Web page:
Thursday, May 22, 2008

And More Along Those Lines...

Hmmm - Big Tent Democrat ( and I seem to be on the same wavelength regarding Clinton, Obama, the MSM, and the attempt to frame this narrative. He had a VERY good piece by Todd Beeton at Here it is in its entirety:

The Incredible Shrinking Talking Point
by Todd Beeton, Thu May 22, 2008 at 06:31:21 AM EST

I wasn't around a television Tuesday night so I didn't get a sense at all of how the speeches played or what the media was obsessing over in its coverage of election night. So it was interesting to read this from Poblano on Wednesday:

Last night, Barack Obama clinched a majority of pledged delegates excluding Florida and Michigan, as well as under certain Florida/Michigan scenarios. But, in spite of a big win in Oregon and a well-executed speech in Iowa, the milestone did not quite produce the sense of euphoria and closure that his campaign might have been after. The circumstances of the day -- Hillary Clinton's overwhelming margin of victory in Kentucky, the late hour at which Oregon ballot boxes closed, the subdued tone of the evening necessitated by Senator Kennedy's diagnosis, and some relatively effective pushback from the Clinton campaign on the pledged delegate metric -- conspired to prevent that.

Notice the loaded language..."clinched"..."conspired"...he sounds like he actually thinks a majority of pledged delegates means something concrete as opposed to merely psychological. I mean, the Obama talking point was successful to a point; it got covered by traditional media as though it meant something real and even confused NPR's Michelle Norris who conveniently left off the word "pledged" when describing the delegate milestone Obama would reach Tuesday night. Mara Liasson had to correct her.

Now, I'm not saying the milestone is entirely meaningless, all I'm saying is let's call it what it is: a meme pushed out by the Obama camp to influence superdelegates and the media and to manipulate public perception. I can see how psychologically it would have some power, but let's not pretend the Obama campaign wasn't being manipulative; clearly they were hoping hearing "majority" and "delegates" in the same sentence would confuse people into thinking the race had been won and thus make it so. Alas, it was not meant to be, but good try. It's about time they started playing on that playing field.

Look, the second it became clear that pledged delegates alone were not going to win the nomination for either Obama or Clinton, the use of psychological warfare was fair game; it's superdelegates' jobs to be influenced by things like popular vote, majority of pledged delegates and electability and as far as I'm concerned it's the campaigns' jobs to try to use any argument at their disposal to make the case to them.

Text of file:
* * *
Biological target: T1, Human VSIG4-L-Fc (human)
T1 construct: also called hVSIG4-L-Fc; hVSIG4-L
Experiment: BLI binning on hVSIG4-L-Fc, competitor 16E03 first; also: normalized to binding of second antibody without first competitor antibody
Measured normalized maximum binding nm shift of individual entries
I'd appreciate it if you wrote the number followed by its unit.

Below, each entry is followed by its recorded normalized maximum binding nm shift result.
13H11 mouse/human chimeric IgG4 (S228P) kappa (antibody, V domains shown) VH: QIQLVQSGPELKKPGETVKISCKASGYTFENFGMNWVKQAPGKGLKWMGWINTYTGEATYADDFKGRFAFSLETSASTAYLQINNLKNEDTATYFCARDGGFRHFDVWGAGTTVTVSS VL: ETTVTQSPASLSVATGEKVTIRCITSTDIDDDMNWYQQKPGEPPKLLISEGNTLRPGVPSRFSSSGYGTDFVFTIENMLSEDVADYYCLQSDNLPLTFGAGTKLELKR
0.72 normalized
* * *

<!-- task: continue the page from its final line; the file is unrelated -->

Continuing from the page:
What I find remarkable is that the same people who are brazenly spinning this Obama talking point are ridiculing the Clinton campaign for spinning theirs.

Again Poblano.

Yes, [Byron York] really did make this argument about Hillary Clinton and the primaries:

There have been four quarters in the Democratic presidential nomination battle. We're late in the fourth quarter now, and when it's over, Hillary Clinton will likely have won three of the quarters -- and won the most votes overall -- but lost the game.

Mr. York? Mr. York? There's a Mr. Wolfson for you on line four.

I'm not saying York was entirely artful about expressing it, but that argument is no more absurd or off limits than the majority of pledged delegates thing. The problem for Hillary Clinton, though, is that it's just the latest argument that they've advanced that will fail to sway the superdelegates into shifting her way.

Well, let's hope Mr. Beeton is wrong about that last point...

Oh - and along those lines, I was SORELY disappointed in Sen. Robert C. Byrd of WVA for throwing his Superdelegate support to OBAMA after Clinton blew him out of the water in WVA!! Senator Byrd's logic? The 2002 speech Obama gave to a select group of VERY liberal people in a very liberal district, which he RE-DID for the cameras ('cause no one was following it at the time), and the assumption that Obama will get our troops out of Iraq. OK - the problems with this "logic" have been stated ad nauseum, but briefly - OBAMA HAS VOTED THE EXACT SAME WAY HILLARY CLINTON HAS SINCE HE GOT INTO THE SENATE AND HE WAS NOT IN THE SENATE TO HAVE TO MAKE THAT DECISION IN THE FIRST PLACE. I might add, his plan is nowhere NEAR as specific as Clinton's is for withdrawal, nor his timetable as soon. So, not only did Byrd COMPLETELY disregard the voters in his own state (what else is new - it's okay for SDs to do that for OBAMA, just not for Clinton), but he is choosing the candidate with the less well thought out plan! What the HELL?!?!? I lost a lot of respect for HIM, too, when he made this decision. I remember thinking, after Clinton won SO easily, and after she mentioned going to see Senator Byrd, that an endorsement for HER from him was forthcoming. Sheesh - what the hell does this woman have to DO, anyway?!? Unfortunately, too many of these people seem to be buying into the inevitability meme of Obama (started by his camp and the MSM), and HIS historic run, nevermind HERS. And the fear of being called a racist looms large for many...

Yet, and YET - Clinton continues to do well in the primaries, in fundraising, and in her rallies, in SPITE of the constant attacks. That speaks VOLUMES about her - she does not shy away from a fight worth fighting, and does not allow the (often false) words against her to dampen her commitment to the over 17 million people who have supported her. And don't we WANT a president like that? Who stands in when the going gets tough, who keeps going no matter what the pundits say? For me, the answer is a resounding YES, I DO!!!

How about you?

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